McMath coach Max Pecarsky stresses the importance of discipline on and off the basketball court.
Photo by Chung Chow
McMath coach gets Max-imum effort
By Don Fennell
Published 2:11 PST, Tue February 27, 2018
Max Pecarsky knows the value of an education. It provided him with a degree from UBC and a career as a kinesiologist.
A passion for basketball, and learning the intricacies of the game, is also proving fruitful.
Just 24 years old, Pecarsky is already enjoying coaching success. With the veteran presence of Tony Wong-Hen and enthusiastic Ricky Hernandez rounding out the staff, the one-time McMath Wildcat player has led his alma matar to the provincial senior high school AAA boys’ basketball championships March 7 to 10 in Langley.
Runners-up to Burnaby’s Byrne Creek Bulldogs at last week’s Lower Mainland playdowns, McMath topped the Richmond league with a 10-0 record and then proceeded to add the city playoff title.
“It’s pretty surreal to be this young and to have the opportunity to coach this team to a provincial run,” says Pecarsky. “Me and Ricky are the same age and grew up playing basketball together. We have learned a lot over our relatively short time playing and coaching, and I am proud of our team for working hard this year and giving themselves an opportunity to put up a provincial banner.”
But Pecarsky says the job is far from complete.
“I have a lot to learn in the coaching world. I see a lot of older coaches still going and they are definitely to be looked up to. (But) if you are studious in an academic setting, you can be the same in a basketball setting. A lot of the boys on the team do well in school, and for some of them, it translates onto the basketball court.”
Drawing on his own experiences as a student and player, Pecarsky says both discipline and basketball IQ are essential to winning. It’s a process that he has been expounding all season.
“I was a very average student because I wasn’t very serious about school. I thought basketball was everything, and the only thing. Not only did I later realize that it was wrong for me to think that way, I paid the consequences by getting a harsh reality check when I entered post-secondary education. My study habits weren’t up to standard.”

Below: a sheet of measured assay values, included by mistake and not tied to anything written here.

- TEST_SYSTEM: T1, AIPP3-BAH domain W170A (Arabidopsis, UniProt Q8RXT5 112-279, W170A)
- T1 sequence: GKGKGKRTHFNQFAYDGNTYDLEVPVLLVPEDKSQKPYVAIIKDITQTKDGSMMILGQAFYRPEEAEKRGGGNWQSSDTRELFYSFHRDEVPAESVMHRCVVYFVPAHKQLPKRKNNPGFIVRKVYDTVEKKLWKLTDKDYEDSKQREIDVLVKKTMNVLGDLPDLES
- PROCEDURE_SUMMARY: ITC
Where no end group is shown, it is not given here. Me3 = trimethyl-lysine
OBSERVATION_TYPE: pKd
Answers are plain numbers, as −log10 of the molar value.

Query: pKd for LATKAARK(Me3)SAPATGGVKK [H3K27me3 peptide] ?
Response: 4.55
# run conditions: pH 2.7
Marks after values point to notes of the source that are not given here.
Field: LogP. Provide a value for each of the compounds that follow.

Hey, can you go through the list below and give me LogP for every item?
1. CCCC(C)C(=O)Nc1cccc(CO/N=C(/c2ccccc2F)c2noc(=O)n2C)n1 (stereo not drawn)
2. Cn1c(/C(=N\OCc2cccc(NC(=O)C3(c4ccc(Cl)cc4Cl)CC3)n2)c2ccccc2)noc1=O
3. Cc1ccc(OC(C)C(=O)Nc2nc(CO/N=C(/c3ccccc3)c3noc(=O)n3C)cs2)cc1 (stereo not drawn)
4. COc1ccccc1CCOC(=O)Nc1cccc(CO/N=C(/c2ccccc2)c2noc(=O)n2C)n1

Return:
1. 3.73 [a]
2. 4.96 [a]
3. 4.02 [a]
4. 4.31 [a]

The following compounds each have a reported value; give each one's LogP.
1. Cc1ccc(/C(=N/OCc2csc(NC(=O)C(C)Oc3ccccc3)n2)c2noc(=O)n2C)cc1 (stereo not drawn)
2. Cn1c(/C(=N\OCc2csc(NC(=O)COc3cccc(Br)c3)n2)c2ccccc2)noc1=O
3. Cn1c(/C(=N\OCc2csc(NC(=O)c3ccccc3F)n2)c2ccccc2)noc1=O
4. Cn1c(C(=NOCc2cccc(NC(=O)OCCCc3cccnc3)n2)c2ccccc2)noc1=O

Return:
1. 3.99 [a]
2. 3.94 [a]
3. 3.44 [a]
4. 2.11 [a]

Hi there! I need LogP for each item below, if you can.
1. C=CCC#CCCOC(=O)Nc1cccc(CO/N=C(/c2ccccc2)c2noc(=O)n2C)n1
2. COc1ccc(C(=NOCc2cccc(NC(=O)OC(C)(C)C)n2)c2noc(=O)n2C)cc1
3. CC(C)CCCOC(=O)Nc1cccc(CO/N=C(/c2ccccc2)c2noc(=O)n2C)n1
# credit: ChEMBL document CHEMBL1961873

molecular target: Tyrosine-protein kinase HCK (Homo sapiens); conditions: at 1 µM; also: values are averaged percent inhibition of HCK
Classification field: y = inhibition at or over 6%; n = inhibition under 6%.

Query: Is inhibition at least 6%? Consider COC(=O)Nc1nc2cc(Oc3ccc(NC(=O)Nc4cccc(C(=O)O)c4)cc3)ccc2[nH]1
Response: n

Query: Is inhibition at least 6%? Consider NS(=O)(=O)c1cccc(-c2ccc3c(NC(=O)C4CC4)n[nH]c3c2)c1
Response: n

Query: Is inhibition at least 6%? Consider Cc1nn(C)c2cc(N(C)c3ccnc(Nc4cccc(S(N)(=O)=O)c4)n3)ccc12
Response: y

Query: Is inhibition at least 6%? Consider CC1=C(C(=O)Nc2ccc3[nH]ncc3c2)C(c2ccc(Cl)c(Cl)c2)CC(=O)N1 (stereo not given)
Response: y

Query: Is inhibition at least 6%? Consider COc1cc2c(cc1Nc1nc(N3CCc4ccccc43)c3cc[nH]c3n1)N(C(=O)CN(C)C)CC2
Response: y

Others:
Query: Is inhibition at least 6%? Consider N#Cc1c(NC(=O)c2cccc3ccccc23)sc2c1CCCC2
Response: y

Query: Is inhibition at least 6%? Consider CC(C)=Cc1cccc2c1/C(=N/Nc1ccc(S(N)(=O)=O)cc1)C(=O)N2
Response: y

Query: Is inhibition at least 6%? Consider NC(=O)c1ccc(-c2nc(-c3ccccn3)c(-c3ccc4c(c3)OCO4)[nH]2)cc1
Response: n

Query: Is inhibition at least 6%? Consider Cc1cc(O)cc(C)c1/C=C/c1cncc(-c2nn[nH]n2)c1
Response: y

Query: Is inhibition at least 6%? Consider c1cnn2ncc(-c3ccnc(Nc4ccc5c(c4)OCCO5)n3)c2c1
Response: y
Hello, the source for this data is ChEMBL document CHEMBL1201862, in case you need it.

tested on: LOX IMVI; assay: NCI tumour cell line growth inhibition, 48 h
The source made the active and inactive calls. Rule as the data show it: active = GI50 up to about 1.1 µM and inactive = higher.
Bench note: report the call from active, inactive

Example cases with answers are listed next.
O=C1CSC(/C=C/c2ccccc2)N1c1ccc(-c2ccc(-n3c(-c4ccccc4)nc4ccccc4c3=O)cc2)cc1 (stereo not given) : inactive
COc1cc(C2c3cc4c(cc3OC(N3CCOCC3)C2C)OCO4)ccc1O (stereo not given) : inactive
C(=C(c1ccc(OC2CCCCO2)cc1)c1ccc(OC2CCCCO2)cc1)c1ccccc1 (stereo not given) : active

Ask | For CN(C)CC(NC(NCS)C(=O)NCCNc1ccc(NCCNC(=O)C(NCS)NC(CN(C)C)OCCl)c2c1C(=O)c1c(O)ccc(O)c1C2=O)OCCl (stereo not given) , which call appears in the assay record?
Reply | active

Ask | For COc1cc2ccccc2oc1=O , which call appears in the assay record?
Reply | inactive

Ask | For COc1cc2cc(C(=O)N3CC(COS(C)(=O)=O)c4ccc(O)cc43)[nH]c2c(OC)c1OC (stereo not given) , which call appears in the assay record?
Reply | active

Pecarsky adjusted, and learned at the same time that he didn’t have to sacrifice his love of basketball to gain even more.
“I definitely tell the players I coach that academics should always come first, no matter how frustrating it may be,” he says. “You have to be disciplined on the court and in the school.”
He also proudly extols the virtues of sport, extending well beyond simply winning and losing and providing life lessons that individuals may apply to their future lives.
“Every time our team loses a game, I always try to bring out as many positives as possible,” he says. “Regardless of how successful the team is, the goal is for them to have fun while doing it. This is probably the biggest challenge with the teams that I have coached, because it's hard for kids to have fun while losing and be optimistic about a loss. It's our job as coaches to help the kids see these positives, learn, and move on from a loss.”
Off the court, Pecarsky finds great fulfillment as a kinesiologist for JR Rehab Services. He mainly works in a gym or pool setting with clients who have been injured at their jobs.
“The thing I enjoy most is helping people get back to their normal lives. I see a lot of clients who have lost a lot, and to see them progress, albeit slowly, really brings a lot of joy, purpose and value to my own life.”
Pecarsky’s biggest inspiration has always been his dad, Steve.
“He was someone I could always look up to in how to be a better man,” he explains. “He pushed me pretty hard growing up to try to be my best. He has worked very hard to give me a privileged life and I definitely wouldn’t be the man I am today without him giving me as much as he has.”
Pecarsky’s lifelong love of athletics began early. He started out playing a bit of soccer and engaging in some martial arts, learning through the latter the importance of discipline which he says is the biggest key in youth sports “because it adds structure.”
Infatuated by the Vancouver Grizzlies, he was in Grade 3 when he joined the Richmond Youth Basketball League. From there, the love affair with basketball has only escalated.
“The thing I enjoy most about basketball is the competitive nature,” says Pecarsky, who lists Jason
Belonio, his coach when he played at McMath, as his greatest basketball influence.
“I started coaching because I really wanted to be around basketball, and to pass on my passion to younger players.”
Steve Nash, the two-time NBA all-star from Victoria, was also a big influence, Pecarsky says.
“He played the game the right way and was someone I strove to be like.”
Coaching colleague Wong-Hen says Pecarsky is extremely personable and loved by his players.
“He’s forthright and honest, and has a passion for basketball and coaching,” explains Wong-Hen. “And he’s extremely bright and intuitive.”
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